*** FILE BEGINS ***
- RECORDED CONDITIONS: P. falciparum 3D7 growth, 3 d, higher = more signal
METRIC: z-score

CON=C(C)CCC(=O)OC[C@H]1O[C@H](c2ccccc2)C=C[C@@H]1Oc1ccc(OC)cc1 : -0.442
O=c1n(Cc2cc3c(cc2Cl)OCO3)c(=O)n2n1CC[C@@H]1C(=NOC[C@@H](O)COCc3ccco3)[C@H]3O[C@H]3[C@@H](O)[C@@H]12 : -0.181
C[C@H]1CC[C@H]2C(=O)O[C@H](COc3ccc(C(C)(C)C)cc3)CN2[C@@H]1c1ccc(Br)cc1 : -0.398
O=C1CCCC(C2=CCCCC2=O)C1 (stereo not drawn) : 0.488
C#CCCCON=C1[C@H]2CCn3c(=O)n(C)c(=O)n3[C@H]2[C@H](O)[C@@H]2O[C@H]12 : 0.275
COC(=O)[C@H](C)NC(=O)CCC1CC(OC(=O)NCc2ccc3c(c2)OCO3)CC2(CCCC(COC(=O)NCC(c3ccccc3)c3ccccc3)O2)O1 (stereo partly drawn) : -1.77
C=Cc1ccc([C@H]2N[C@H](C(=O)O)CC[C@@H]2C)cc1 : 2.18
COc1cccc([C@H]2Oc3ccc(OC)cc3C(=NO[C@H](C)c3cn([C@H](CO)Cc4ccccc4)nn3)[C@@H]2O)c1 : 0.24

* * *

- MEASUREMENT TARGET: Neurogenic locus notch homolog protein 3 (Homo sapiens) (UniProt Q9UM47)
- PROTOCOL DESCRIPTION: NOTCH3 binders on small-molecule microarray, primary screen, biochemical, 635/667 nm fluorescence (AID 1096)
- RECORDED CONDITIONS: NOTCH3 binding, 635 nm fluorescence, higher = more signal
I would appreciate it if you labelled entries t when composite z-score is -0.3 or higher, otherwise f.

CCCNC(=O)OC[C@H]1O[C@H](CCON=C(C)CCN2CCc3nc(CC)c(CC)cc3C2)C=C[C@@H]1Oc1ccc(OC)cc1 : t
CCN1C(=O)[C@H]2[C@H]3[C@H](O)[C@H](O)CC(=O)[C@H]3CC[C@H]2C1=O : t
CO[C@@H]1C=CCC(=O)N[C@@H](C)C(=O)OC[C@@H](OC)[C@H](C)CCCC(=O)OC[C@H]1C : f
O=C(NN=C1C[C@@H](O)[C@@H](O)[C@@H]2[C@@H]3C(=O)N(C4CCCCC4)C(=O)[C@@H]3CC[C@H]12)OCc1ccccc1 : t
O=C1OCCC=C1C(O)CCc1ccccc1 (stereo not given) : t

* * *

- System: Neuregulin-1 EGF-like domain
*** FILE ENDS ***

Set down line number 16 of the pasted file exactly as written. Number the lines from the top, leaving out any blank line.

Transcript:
CCCNC(=O)OC[C@H]1O[C@H](CCON=C(C)CCN2CCc3nc(CC)c(CC)cc3C2)C=C[C@@H]1Oc1ccc(OC)cc1 : t